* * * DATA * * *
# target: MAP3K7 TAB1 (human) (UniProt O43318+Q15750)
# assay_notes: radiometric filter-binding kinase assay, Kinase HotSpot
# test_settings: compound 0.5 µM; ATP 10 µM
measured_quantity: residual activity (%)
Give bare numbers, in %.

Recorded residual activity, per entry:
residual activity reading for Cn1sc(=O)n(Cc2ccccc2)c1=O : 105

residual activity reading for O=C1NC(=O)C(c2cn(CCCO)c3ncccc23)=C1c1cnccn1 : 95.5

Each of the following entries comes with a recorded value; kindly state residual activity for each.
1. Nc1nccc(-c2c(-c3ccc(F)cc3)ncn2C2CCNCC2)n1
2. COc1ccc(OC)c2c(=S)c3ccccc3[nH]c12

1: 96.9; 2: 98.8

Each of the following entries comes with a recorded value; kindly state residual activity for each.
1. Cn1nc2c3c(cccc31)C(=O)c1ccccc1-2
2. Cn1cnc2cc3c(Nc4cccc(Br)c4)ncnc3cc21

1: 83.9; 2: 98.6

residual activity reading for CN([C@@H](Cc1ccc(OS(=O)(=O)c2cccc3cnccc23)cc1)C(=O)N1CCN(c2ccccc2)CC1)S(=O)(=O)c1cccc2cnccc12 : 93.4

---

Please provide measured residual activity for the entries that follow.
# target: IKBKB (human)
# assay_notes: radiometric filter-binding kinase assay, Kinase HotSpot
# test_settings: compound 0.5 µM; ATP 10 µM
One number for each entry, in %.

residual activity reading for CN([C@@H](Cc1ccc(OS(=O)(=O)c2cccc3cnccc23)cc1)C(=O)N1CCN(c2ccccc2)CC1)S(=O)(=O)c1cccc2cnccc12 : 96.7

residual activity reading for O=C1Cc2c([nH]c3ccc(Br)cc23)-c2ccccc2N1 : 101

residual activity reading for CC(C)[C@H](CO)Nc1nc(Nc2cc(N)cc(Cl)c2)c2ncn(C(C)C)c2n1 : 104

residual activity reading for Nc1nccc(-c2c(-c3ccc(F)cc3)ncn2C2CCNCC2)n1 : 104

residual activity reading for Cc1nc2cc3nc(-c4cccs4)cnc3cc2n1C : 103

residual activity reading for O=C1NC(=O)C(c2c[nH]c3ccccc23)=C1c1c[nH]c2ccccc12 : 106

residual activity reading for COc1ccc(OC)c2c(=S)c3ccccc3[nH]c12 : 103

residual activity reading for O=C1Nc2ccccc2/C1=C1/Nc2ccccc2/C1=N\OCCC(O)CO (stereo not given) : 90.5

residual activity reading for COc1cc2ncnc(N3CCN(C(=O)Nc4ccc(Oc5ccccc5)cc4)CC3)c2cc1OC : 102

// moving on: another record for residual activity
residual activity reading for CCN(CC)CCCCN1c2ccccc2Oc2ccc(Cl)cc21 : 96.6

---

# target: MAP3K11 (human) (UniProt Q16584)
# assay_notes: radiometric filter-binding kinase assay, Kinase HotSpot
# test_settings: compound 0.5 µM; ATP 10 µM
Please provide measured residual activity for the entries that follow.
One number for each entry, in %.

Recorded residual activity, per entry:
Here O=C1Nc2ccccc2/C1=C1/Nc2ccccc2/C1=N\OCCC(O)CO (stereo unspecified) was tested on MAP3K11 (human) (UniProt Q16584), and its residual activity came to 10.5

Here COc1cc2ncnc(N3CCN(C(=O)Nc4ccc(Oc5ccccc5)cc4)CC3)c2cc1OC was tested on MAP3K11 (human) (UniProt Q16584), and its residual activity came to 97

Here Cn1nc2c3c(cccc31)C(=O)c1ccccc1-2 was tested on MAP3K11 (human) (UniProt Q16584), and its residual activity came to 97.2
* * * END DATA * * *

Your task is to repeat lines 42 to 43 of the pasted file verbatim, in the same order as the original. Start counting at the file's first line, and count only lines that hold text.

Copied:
Here O=C1Nc2ccccc2/C1=C1/Nc2ccccc2/C1=N\OCCC(O)CO (stereo unspecified) was tested on MAP3K11 (human) (UniProt Q16584), and its residual activity came to 10.5

Here COc1cc2ncnc(N3CCN(C(=O)Nc4ccc(Oc5ccccc5)cc4)CC3)c2cc1OC was tested on MAP3K11 (human) (UniProt Q16584), and its residual activity came to 97